Many University of South Africa (Unisa) students have been unable to submit or complete examinations due to problems with the university’s online exam system.
A number of exams have been postponed due to problems with Unisa’s online examination system since the end of May 2020.
This comes as the university experiences the greatest level of online interactions it has ever seen as more people than ever are working and studying from home.
Examinations at the university are being conducted online due to the COVID-19 pandemic and the national lockdown implemented to curb the spread of the coronavirus.
This has not gone smoothly, however, with students first reporting problems with the online examination system at the end of May 2020.
One student told MyBroadband that they were presented with a 503 Server Error, which usually refers to a web server being too busy to handle the user’s request.
This proved to be the case, with Unisa confirming that its server had returned errors due to being overloaded by the number of requests it was receiving.
On Thursday 11 June, many students reported being unable to access the online examination system at all, and the university was forced to reschedule another set of examinations.
“Examinations that were scheduled to be written yesterday, 11 June 2020, had to be postponed to 20 June 2020 as the system did not operate effectively due to faulty hardware,” Unisa told MyBroadband.
“The problem has been rectified and Unisa examinations are continuing as planned.”
The university said that the issues which it previously experienced were due to high traffic problems and have been fixed
“Previous glitches, which were software-related and caused by the huge traffic volumes, have also been resolved,” Unisa said.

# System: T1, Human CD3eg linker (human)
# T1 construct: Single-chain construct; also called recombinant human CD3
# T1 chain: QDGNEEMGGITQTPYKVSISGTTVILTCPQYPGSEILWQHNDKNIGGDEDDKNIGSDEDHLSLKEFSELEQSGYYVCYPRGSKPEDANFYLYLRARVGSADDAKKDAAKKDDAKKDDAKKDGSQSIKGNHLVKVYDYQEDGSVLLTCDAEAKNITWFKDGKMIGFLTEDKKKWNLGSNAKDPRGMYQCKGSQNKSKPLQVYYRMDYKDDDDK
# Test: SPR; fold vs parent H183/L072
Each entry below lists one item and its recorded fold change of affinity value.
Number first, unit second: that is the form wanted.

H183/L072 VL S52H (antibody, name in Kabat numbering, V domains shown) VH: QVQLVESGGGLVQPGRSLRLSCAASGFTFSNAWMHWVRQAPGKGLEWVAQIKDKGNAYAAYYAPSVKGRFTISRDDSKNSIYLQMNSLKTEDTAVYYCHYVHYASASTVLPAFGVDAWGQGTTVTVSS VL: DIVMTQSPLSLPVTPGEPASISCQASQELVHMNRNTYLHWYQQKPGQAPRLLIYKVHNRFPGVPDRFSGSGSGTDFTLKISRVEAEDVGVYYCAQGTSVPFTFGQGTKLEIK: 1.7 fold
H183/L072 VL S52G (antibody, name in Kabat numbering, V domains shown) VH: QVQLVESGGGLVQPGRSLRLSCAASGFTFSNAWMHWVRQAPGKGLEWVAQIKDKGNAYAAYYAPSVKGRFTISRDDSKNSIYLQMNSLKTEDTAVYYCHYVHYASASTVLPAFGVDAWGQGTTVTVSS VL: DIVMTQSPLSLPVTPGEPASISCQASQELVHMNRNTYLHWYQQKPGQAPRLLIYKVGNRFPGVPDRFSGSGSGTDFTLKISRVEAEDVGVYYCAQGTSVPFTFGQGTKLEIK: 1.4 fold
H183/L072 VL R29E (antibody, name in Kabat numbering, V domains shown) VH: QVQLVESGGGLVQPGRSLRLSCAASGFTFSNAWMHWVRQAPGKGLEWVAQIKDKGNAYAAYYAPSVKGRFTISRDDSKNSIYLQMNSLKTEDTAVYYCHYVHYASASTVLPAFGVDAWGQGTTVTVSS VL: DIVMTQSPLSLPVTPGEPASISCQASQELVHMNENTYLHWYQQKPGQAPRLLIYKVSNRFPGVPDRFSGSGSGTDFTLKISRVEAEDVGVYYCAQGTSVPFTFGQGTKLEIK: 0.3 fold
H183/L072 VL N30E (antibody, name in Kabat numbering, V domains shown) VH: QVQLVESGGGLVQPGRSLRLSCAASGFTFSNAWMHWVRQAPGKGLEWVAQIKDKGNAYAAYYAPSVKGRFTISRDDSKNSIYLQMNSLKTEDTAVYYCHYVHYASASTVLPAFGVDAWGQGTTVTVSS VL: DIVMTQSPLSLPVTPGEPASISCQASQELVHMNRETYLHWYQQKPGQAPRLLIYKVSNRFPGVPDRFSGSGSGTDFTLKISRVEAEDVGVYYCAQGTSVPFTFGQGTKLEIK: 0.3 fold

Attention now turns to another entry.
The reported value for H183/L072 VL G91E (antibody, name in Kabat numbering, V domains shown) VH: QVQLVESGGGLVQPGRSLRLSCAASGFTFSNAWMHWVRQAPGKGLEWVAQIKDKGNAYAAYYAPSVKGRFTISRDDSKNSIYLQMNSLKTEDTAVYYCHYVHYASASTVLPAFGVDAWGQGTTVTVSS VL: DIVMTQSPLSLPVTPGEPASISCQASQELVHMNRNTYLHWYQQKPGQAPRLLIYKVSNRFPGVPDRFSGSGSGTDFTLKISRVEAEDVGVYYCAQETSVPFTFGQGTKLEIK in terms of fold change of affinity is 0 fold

Coping with traffic surges
The university previously told MyBroadband that it had made changes to its online systems to better cope with the influx of students during online examination periods.
It said that while it has experience processing a large number of exams, these are usually spread out over a larger period of time.
The frequency at which it received requests on 27 and 28 May was more than this system was built to handle, however, resulting in submission problems.
“It should be appreciated that during the first semester more than 2.9 million formative assessments were processed on one of our platforms and an additional 11 million on another,” Unisa said.
“The university has experience of processing such huge numbers without any challenges because they are usually spread over a period of time.”
“For summative online assessments, the period required to complete the assessments is much shorter and, therefore, the system is expected to experience increased strain as a result of the high traffic and volumes,” it added.
Unisa said that following these initial problems, it increased the capacity of its systems and rescheduled large volume modules to off-peak periods to reduce the change of this happening again.